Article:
surf sessions #58, #59

So busy… didn’t realize I’d forgotten to post about surfing Camel a couple days after my dreamy Jetty session.

#58: Well. Camel. What to say? The waves were fine. Pretty, even. Consistent and peeling. The expanse of sky stretched blue overhead, with the sun sparkling off the ocean. I stayed in till sunset, so I watched the blue give way to pink, the gold shift to the west-facing cliffs and sides of rocks, silhouetting other surfers. All 82 of them. 

Thank goodness for the pretty scenery, because in a crowd that size, my wave-catching ability all but disappears. Since I’ve only been surfing eight years myself (sheesh, I cringe to write that – I thought by five years in my skills would’ve caught up to my desire, but noooo), I lack the right to complain about the sheer volume of people; technically, I’m part of the problem. Still, when I started, 20 or so surfers made a place feel packed. At Camel now, that would be downright pleasant. In my despair, I cursed those in the water who only surf as a hobby, who think of it as just another sport they do. Shouldn’t some sort of passion-meter exist so that those of us who love it, live for it, rely solely on it to nourish our souls, depend on the rare moment of here-and-now that enables us to withstand life’s chaos, shouldn’t we get first dibs?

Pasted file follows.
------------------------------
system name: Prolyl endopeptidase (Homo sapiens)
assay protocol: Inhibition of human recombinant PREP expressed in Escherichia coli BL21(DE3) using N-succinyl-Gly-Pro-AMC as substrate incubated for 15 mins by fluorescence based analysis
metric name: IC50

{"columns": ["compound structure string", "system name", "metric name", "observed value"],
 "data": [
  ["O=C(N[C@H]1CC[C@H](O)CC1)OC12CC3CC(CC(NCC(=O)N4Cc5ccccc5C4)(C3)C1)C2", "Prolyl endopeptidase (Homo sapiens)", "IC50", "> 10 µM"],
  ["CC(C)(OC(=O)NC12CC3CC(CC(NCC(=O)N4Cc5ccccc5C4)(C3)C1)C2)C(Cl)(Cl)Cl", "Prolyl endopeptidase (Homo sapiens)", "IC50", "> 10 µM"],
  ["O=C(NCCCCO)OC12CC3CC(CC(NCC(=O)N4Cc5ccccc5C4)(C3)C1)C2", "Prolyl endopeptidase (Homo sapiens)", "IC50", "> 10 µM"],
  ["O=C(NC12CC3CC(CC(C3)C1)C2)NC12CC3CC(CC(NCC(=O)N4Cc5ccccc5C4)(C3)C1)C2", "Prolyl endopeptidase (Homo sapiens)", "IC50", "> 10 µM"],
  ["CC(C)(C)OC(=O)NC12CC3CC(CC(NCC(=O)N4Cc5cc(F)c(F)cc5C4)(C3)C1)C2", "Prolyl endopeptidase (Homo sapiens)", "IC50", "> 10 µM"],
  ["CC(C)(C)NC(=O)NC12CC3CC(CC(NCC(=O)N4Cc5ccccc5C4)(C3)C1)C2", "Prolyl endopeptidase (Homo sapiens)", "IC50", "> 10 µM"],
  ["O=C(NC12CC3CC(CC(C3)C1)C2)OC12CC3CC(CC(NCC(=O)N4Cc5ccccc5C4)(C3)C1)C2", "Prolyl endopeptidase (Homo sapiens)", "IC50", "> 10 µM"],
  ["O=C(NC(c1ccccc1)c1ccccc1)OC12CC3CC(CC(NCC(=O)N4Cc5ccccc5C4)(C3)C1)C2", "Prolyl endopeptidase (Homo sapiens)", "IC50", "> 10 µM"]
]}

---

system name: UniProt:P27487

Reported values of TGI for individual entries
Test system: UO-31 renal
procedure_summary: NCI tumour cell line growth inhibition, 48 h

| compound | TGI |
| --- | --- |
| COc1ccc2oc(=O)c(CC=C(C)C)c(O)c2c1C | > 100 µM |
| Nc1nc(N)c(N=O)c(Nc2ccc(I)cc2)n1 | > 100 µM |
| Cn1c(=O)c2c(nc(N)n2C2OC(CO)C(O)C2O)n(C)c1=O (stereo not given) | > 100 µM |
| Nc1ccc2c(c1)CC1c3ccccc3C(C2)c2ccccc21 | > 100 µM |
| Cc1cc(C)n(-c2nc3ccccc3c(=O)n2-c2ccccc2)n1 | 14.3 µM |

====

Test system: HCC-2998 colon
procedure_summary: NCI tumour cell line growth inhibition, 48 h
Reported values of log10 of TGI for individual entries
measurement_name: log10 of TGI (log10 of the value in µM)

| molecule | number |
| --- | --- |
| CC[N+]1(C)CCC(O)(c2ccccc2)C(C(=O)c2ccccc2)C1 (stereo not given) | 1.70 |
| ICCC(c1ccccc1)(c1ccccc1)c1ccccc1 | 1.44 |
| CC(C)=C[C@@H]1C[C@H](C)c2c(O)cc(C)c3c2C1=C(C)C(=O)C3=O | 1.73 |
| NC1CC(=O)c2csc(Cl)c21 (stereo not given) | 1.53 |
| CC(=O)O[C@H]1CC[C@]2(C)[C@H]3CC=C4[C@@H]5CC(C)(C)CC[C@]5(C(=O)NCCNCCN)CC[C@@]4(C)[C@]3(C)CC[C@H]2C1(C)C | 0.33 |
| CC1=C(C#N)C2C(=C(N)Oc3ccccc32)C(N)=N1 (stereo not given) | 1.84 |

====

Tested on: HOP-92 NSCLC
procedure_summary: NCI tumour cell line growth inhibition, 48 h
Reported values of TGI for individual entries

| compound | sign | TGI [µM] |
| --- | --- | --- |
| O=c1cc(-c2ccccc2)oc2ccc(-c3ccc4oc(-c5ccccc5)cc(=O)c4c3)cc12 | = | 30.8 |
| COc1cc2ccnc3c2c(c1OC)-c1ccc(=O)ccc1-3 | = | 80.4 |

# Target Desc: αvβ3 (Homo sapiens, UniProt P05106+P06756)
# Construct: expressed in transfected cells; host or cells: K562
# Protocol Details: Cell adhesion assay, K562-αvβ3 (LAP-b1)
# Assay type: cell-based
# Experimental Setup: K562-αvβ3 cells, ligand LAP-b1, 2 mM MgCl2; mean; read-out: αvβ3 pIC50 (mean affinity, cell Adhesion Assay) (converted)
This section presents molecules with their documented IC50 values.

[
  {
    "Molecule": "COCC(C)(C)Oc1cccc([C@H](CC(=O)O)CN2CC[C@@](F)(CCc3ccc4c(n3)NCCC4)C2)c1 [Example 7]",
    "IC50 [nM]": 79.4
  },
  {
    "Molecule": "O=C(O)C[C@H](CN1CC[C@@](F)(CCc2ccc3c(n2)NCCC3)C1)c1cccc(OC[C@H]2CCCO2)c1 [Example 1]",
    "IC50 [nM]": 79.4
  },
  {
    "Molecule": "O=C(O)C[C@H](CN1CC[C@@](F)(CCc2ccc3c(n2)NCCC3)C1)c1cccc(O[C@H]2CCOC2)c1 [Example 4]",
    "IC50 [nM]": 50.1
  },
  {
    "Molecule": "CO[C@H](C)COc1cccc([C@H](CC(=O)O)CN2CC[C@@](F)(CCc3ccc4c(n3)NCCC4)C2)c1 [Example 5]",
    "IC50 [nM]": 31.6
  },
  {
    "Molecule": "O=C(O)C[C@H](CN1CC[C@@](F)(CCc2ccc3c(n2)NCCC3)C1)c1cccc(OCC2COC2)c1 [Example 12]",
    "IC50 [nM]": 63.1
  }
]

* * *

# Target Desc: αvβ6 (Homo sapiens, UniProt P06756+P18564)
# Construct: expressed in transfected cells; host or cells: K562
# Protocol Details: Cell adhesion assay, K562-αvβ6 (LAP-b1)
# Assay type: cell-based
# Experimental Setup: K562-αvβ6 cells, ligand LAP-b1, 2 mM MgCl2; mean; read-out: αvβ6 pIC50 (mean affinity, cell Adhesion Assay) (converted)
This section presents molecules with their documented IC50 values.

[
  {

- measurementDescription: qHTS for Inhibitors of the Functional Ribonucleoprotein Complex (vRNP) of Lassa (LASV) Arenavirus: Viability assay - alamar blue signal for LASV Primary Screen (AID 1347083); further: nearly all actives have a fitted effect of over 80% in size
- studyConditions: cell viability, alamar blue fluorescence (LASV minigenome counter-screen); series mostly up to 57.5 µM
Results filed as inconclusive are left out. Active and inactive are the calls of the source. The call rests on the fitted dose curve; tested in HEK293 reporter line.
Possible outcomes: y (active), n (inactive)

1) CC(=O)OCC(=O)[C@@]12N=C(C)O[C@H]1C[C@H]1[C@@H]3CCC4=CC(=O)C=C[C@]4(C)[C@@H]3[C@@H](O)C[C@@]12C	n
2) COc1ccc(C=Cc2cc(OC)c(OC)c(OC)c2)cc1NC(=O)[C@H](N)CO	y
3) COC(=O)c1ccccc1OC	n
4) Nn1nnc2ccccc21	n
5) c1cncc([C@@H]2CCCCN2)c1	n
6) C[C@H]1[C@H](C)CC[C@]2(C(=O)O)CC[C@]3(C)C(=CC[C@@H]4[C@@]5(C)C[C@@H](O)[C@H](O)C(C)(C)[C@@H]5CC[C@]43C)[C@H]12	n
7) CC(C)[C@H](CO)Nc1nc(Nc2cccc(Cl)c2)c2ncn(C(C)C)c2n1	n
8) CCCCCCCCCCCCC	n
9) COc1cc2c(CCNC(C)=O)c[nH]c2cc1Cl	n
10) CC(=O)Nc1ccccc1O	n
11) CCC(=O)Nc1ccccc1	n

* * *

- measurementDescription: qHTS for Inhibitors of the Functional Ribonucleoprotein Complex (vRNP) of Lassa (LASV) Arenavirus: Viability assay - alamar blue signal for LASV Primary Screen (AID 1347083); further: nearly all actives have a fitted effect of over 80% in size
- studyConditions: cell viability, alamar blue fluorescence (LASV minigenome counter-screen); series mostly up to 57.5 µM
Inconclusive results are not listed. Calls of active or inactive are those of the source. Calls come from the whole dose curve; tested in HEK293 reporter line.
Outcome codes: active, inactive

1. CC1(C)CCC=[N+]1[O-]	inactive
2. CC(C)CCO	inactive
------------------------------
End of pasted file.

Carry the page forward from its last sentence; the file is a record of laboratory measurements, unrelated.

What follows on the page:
When you’re sitting in the midst of so many people catching waves around you, under you, in front of you, behind you, you have plenty of time and reason to think thoughts like that.

#59: Not Camel. And, therefore, less crowded and more rewarding. South wind morning, sky and sea dark with rain and then the threat of it; white spray glowing in contrast,highlighting the waves, shoulder-high, then overhead on the sets. No one yet out.

Let me repeat: no one yet out.

Only H and I on the beach. I wave as I dodge the exposed pilings, uncovered again by the most recent storm; paddle out, catch a fine head-high right that last forever or at least the kind of forever that happens when for several seconds you manage to transcend time. I remember that wave and smiling on it, momentarily alone and feeling all right with the world, storm, wind, rain, cold and all.


One thought on “surf sessions #58, #59”

  1. The thought of so many people in the water at one place anywhere on the north coast is a little unnerving. I almost feel cliché when I say that when I started surfing in the early ’90s, at least in my area, surfing was still pretty underground and even at the best spots, a group of 12 was a crowd. Otherwise it was just a few friends or nobody at all. This was back when you passed other surfers, you acknowledged them, and they you, with waves or thumbs up/down for how surf conditions where.

    It’s so different now.

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